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It was 10.30 in a certain Doshomi morning (the last day of Durga Puja i.e. Dusshera) and amidst all the dhaak beats, onjoli, dhunuchi naach (and the sheer madness of it all!)—it was almost a miracle that I could feel my phone beep. Expecting a familiar concerned message from my folks enquiring about my whereabouts, I was pleasantly surprised at the name flashing on my phone screen. It was a DM from Murtaza. Now, Murtaza and I are Pj-loving pen-pals from two different countries, following each other on social media, who often engage in a friendly banter or two, recommending all good stuff i.e. books, music etc. to each other but mostly sharing tons of laughter together!

But that morning he had something else on his mind. Apparently, the guy wanted to wish me a “Happy Dusshera” and had left me the warmest message ever. Given the cliché that we practice different religions and come from almost rival countries—his gesture was rather overwhelming. And it had managed to make me so incredibly happy that I remember gushing about it for a long long time to come.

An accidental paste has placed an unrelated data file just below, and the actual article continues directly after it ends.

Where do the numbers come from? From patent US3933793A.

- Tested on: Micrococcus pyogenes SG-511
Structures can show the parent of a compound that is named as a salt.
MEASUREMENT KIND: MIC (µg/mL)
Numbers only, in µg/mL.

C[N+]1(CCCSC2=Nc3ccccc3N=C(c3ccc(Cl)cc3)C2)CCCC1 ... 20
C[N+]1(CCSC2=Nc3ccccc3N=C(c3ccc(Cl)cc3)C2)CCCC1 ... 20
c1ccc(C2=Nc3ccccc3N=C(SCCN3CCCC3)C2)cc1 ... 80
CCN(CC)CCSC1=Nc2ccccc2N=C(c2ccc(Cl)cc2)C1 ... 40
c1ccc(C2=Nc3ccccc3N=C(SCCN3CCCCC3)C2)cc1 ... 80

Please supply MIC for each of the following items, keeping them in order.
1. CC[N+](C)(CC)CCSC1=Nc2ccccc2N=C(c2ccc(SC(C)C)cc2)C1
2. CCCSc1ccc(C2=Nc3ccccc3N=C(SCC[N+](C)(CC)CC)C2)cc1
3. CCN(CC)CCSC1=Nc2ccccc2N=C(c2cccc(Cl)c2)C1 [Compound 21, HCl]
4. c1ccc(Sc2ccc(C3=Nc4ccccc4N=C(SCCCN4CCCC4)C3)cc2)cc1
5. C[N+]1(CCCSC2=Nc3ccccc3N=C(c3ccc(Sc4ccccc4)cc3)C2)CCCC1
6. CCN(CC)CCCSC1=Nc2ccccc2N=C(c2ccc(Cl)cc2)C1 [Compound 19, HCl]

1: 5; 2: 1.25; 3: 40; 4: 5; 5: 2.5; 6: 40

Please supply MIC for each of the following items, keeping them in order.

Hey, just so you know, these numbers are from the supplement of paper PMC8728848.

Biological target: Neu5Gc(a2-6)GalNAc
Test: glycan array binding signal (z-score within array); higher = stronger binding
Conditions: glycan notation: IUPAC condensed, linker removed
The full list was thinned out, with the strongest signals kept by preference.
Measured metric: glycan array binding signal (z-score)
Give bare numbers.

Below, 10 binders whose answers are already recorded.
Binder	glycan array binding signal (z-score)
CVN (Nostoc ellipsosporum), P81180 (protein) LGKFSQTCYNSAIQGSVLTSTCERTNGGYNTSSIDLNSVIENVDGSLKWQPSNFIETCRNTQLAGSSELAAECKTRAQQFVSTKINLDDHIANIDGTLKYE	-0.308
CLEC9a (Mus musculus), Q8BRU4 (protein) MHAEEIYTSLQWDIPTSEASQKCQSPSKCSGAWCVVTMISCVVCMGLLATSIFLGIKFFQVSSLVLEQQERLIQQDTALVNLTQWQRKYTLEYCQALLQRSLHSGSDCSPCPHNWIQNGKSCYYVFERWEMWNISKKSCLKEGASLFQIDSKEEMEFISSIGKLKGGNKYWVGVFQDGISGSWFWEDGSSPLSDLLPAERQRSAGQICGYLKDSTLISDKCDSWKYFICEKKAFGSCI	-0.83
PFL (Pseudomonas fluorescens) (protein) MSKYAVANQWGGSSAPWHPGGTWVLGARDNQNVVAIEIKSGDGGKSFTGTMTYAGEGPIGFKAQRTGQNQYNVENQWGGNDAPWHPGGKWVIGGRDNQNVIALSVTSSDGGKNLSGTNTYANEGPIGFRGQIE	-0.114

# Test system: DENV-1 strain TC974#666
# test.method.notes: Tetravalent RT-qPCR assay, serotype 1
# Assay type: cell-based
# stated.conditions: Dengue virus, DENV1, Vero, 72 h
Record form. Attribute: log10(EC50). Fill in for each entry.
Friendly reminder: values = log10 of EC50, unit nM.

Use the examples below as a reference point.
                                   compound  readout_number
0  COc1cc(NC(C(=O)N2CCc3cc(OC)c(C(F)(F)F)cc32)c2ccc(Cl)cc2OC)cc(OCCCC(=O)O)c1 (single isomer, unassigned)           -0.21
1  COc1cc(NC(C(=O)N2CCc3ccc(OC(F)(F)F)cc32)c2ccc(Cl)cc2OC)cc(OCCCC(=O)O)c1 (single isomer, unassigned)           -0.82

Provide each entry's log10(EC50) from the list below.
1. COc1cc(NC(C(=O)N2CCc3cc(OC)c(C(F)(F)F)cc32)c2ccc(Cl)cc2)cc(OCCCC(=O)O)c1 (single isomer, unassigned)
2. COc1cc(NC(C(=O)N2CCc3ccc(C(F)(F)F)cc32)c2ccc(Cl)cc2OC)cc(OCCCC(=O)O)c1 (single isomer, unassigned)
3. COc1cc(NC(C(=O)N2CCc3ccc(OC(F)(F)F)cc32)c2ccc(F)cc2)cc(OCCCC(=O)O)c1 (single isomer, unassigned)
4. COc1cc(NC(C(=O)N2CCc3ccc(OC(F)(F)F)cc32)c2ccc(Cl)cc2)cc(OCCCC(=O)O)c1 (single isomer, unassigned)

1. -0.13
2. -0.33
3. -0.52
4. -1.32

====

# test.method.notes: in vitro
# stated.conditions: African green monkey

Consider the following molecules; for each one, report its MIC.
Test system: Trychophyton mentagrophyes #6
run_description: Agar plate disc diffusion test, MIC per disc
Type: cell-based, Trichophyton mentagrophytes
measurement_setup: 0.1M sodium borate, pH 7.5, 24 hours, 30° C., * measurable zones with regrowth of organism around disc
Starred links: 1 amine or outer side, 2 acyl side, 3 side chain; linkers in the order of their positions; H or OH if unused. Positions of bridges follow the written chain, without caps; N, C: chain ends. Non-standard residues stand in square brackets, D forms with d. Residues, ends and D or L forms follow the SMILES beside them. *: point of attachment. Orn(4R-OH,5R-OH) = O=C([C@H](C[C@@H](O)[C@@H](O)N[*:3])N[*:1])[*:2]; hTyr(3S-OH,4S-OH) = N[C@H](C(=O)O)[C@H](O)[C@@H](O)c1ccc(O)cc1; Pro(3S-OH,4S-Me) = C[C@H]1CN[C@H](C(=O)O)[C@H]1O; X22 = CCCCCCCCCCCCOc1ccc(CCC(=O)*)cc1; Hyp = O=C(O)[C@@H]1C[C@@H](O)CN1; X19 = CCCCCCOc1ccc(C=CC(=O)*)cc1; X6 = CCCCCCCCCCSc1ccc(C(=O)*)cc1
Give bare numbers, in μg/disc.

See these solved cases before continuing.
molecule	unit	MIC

So this year, on the month of Ramadan, I rather bugged him to teach me his learning from their holy book so that I get to know their culture, their festival—a bit better. But because he couldn’t scoop out time from his hectic schedules and I wouldn’t let go,  Zahid (another dear friend of mine) came to my rescue— teaching me some of his (and mine too, now) favourite lessons from the Qur’an, some of which, I’ve shared below.

Each—so profound, so earnest and so humbling. And all these learning, I call them my Eidi—the gift of lessons. And this Eid-al-Fitr, I only hope that the blessings are endless and that we keep loving, learning from each other, every single day for the rest of our lives.

P.S: Eid Mubarak, aap sabko.
(Wishing all, a very blessed Eid)

P.P.S: This one is to you both—Murtaza and Zahid, for being the kindest and the most compassionate, always.



About The Author

Day-dreamer. Keen listener. Lover of hills, poetry and carnations. Suhasini is more of a reader than a writer. She intends to remain a student for a lifetime and on most of the days, she refuses to grow up.

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